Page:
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Experimenter: Stanley Milgram, the Psychologist who shocked America

In 1961, psychologist Stanley Milgram conducted a series of experiments on ‘obedience’, at Yale University, to understand people’s relationship with authority.

The idea arose from his family’s past, of Jewish descent, persecuted by the Nazis for the already known atrocities carried out in the concentration camps. Milgram intended to understand the subjects’ willingness to obey an authority figure who instructs them to practice acts that go against their conscience.

Under the pretext of testing the ability of humans to learn, the experiment involved a task between two volunteers, a student and a teacher, without eye contact between them during the experiment. The volunteer, in the role of teacher, was asked to punish the student whenever there was a wrong response, through an electric shock machine, with an increasing intensity from 50 to 450 volts. The shocks served as an incentive to learning. The student, a member of the Milgram team, emitted uncomfortable sounds and screams (pre-recorded) with each shock received.

Over 700 people took part in the study and most continued to inflict the shocks after being encouraged to continue and assured they would not be held accountable. During the experiment, some subjects laughed or showed other signs of extreme stress when they heard the screams of pain coming from the student. Although most people got embarrassed and a minority were enthusiastic, they applied the shocks even after the student screamed in pain, asked to stop the experience, and even stopped talking, appearing to have fainted or died. Still, none of these reactions were enough for most participants to refuse to continue, not knowing that the machine did not shock, and the student’s reactions were simulated.

Is this evidence that the human being, in his essence, is sadistic? 

When we are born, we experience a range of primary emotions, which means that we think and behave in a very primitive way. Anger? Attack! Pleasure? Consume everything as quickly as possible!  We are dominant animals. Have you ever noticed how most children play when they have no adult supervision? A real battlefield! Does this mean that children are, in their essence, bad? No! It means that we are born with a propensity for aggressive and dominant behavior, but we are also born with a propensity to understand other more functional relationship styles, as long as we are educated to it.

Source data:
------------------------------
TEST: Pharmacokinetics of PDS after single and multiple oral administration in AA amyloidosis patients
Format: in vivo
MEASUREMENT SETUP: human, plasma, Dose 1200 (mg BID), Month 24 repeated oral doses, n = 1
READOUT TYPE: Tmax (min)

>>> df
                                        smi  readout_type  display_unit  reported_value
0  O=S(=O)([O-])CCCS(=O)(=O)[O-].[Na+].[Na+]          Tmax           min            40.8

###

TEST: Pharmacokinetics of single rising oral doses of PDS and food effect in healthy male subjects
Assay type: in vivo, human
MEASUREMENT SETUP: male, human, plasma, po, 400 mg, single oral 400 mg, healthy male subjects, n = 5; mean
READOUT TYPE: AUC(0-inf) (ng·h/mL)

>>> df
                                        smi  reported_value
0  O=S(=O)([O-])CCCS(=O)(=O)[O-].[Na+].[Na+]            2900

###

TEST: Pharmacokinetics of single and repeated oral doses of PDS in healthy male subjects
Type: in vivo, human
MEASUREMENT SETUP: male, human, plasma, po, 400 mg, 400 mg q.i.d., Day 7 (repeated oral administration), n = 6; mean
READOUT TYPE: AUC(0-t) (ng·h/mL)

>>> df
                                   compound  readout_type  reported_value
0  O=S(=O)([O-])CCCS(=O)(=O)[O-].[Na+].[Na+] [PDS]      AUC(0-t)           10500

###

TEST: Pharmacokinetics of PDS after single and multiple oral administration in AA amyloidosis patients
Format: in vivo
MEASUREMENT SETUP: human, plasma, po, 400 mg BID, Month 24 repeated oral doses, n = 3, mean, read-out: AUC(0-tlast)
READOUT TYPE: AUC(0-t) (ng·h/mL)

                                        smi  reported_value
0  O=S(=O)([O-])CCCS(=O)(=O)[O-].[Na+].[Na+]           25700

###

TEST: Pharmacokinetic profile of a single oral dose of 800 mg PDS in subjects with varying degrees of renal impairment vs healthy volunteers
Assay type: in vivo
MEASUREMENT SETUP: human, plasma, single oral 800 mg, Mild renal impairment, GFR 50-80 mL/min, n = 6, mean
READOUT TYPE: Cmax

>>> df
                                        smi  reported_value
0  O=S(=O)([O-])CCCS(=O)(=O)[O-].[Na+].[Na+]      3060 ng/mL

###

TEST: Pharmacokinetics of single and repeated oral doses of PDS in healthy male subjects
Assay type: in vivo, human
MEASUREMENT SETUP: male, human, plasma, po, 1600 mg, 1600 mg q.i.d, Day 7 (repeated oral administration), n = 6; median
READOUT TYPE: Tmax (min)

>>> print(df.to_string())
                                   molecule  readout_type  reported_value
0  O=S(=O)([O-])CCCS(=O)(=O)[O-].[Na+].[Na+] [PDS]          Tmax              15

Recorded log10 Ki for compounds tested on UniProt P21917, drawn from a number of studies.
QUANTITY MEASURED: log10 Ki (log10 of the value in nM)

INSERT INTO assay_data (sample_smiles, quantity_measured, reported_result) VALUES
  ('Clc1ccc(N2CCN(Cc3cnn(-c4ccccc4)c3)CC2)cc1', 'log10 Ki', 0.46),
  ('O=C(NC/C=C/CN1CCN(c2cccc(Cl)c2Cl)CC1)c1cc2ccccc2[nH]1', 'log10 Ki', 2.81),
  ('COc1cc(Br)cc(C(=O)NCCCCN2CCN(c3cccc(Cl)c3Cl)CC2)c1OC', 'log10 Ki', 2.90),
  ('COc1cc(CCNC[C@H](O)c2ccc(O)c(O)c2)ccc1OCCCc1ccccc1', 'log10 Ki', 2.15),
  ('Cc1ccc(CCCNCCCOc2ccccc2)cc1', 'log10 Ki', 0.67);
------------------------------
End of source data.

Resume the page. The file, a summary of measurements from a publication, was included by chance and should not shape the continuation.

That is why societies have developed over the centuries. Throughout development, we educate young people to think in a more thoughtful, responsible and respectful way. Those who learn to value intrinsic abilities become confident people. Others, who become insecure, turn controlling and hungry for power.

Milgram’s experience does not show that the human being is cruel. It shows that cruelty is a feeling that is part of being human, but more than that, that most people have difficulty in dealing with complex decisions when they involve various feelings, such as the one they are confronted with in the experience: the decision to cause pain to someone, when there is an authority figure who takes responsibility. Some people did it because, in fact, they would have a high propensity for aggression, but most did it because they weren’t mature enough to confront authority.

Perhaps the ethical sense of the experience is shocking. But the real social shock was the revelation that most people didn’t do against the orders they received, even if they did not morally agree. The complex decision culminated in most of the participants assuming a childish attitude of submission, giving up their freedom of choice.

For further reflection, I only add the suggestion that you watch the film!